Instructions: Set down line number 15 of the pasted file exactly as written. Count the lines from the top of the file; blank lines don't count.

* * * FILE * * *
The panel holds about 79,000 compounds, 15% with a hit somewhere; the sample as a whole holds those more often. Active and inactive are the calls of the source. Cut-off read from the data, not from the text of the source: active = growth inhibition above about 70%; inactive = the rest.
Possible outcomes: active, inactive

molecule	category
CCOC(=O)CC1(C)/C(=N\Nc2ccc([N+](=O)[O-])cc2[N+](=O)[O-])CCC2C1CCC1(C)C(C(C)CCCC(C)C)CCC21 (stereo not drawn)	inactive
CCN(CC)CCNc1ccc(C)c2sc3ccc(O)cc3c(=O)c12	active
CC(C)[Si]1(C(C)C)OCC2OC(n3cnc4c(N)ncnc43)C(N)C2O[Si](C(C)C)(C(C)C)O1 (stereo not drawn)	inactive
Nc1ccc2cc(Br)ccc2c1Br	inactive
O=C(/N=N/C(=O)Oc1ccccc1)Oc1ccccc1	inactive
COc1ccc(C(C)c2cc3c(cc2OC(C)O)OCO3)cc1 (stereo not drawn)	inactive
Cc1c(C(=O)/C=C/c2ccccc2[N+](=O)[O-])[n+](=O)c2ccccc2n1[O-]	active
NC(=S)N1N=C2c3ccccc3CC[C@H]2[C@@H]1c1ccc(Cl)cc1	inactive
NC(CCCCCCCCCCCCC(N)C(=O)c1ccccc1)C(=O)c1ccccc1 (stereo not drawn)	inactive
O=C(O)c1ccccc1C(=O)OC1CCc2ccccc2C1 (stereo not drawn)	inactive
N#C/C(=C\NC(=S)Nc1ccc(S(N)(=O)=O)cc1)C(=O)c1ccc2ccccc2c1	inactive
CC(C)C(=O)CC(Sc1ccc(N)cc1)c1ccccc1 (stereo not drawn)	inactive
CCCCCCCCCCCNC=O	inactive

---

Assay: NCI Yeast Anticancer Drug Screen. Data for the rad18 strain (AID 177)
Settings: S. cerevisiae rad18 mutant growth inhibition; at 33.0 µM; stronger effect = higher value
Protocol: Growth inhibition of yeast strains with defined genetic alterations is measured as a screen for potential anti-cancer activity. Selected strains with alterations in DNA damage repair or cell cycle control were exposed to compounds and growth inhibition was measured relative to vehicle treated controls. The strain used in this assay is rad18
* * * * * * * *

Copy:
CC(C)C(=O)CC(Sc1ccc(N)cc1)c1ccccc1 (stereo not drawn)	inactive